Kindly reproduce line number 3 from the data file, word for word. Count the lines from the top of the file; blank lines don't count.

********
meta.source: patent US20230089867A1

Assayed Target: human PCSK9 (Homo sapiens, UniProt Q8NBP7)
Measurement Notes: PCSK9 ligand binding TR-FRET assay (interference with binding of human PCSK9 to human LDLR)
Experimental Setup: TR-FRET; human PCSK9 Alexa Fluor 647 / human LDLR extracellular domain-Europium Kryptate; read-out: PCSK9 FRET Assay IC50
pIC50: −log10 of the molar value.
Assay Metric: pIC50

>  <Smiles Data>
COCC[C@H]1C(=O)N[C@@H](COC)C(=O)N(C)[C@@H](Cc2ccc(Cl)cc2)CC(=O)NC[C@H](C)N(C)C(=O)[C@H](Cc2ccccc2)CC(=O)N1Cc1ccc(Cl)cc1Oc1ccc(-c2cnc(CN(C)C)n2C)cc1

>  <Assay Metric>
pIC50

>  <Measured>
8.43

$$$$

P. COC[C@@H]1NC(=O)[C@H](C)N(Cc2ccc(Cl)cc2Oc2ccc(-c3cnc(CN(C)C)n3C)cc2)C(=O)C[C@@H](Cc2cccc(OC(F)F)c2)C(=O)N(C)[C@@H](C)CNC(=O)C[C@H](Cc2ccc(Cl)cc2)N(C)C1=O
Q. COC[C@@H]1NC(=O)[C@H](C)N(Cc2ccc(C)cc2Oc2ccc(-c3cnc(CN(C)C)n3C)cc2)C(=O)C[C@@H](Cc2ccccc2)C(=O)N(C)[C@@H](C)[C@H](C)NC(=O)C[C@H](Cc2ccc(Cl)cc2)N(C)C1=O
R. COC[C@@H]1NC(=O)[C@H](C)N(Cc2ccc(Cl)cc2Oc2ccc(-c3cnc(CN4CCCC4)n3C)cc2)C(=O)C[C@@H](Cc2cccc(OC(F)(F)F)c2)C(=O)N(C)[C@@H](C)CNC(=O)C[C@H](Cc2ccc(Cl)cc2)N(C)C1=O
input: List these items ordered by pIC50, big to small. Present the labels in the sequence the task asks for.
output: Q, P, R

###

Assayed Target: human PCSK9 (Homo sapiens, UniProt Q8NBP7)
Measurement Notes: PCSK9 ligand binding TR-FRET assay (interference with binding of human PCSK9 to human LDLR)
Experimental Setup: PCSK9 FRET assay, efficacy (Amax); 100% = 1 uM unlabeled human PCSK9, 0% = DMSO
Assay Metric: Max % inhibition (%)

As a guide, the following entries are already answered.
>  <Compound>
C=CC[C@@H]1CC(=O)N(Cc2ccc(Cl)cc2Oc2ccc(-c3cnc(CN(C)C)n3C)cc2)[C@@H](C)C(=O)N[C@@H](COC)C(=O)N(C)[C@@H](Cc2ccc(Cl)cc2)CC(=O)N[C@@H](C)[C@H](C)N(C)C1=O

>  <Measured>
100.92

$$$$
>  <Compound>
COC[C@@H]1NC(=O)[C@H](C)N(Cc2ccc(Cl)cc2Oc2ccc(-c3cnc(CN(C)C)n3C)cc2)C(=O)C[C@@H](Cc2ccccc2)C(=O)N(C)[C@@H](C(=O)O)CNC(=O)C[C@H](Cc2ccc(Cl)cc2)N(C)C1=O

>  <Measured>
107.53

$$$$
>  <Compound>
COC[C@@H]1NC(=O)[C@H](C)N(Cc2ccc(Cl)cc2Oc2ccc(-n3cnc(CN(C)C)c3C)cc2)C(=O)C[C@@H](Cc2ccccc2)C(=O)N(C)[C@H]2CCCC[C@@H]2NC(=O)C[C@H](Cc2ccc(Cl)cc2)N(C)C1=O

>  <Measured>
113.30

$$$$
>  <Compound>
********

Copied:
Measurement Notes: PCSK9 ligand binding TR-FRET assay (interference with binding of human PCSK9 to human LDLR)